Over 90 percent of Rwandan tea offered at the recent Mombasa auction was sold off. Rwanda once again sold the third most volume of tea after Uganda, while Kenya sold the most.
A report from the African Tea Brokers released recently said that Rwanda offered over 380,000 Kgs and sold off over 370,000 Kgs.
Overall tea prices rose to a record $3.12 a kilogram (2.2 pounds) at the world’s largest auction of the leaves in Mombasa, Kenya, Africa Tea Brokers said recently.
Average prices of the top grade advanced 5.8 percent at the sale on the 21st of December and the 22nd of the same month, the broker said in a statement this week.
Kenyan tea output rose 4.1 percent in November from a year earlier, the Tea Board of Kenya said. Output for the month brought cumulative production in the first 11 months of the year to 278 million kilograms, or 9 percent less than a year earlier, Managing Director Sicily Kariuki said today.
The report also said that Kenya produced 4 percent more tea in the month of November compared to the same month last year. Kenya’s total output was 35.8 million Kgs, 9 percent higher than in October.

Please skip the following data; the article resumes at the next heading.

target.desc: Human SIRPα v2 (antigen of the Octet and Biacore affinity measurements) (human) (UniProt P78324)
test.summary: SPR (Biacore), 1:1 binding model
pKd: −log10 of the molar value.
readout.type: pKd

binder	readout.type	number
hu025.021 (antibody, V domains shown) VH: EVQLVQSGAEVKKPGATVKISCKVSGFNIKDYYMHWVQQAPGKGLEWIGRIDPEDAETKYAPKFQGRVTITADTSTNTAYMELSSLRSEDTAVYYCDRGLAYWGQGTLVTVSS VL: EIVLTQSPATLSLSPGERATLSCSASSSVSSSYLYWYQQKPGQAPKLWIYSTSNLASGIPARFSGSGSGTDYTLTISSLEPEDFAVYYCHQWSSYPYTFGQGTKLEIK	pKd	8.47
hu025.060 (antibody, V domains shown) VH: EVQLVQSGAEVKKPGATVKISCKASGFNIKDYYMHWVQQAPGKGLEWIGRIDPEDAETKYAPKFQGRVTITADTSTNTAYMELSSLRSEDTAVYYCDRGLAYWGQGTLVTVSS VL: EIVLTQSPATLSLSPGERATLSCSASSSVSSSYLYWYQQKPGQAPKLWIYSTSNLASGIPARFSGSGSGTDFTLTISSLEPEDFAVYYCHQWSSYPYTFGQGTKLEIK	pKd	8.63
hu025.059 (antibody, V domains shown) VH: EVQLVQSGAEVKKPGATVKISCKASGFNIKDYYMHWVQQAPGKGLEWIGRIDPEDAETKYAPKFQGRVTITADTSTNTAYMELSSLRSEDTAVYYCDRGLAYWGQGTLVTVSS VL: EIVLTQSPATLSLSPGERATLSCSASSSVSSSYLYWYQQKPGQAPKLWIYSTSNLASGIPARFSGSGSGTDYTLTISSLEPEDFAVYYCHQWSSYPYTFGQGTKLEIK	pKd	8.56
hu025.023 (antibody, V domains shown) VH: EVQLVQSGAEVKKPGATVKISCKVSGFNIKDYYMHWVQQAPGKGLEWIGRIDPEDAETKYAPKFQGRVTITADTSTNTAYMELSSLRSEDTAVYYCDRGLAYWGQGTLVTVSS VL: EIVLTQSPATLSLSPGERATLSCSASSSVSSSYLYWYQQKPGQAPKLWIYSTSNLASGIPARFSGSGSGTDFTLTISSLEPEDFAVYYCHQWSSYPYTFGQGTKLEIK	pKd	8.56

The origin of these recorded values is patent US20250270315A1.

“Higher production was due to favorable weather conditions experienced in tea growing areas following the onset of the short rains season,” the report said.
The Mombasa auction sells tea from most African producers, excluding South Africa and those in West Africa. Kenya accounts for about 70 percent of the volumes sold.
Some 21.0 million kgs of Kenyan tea were sold through the weekly auction in Mombasa, slightly lower than the 20.9 million kgs sold during the same month in 2008.
The average price was however higher at $3.10 per kg, compared with $1.88 last year.
Kenyan tea prices have hit record highs this year due to supply shortfalls following a prolonged drought in the country which is ranked the top exporter of black tea in the world.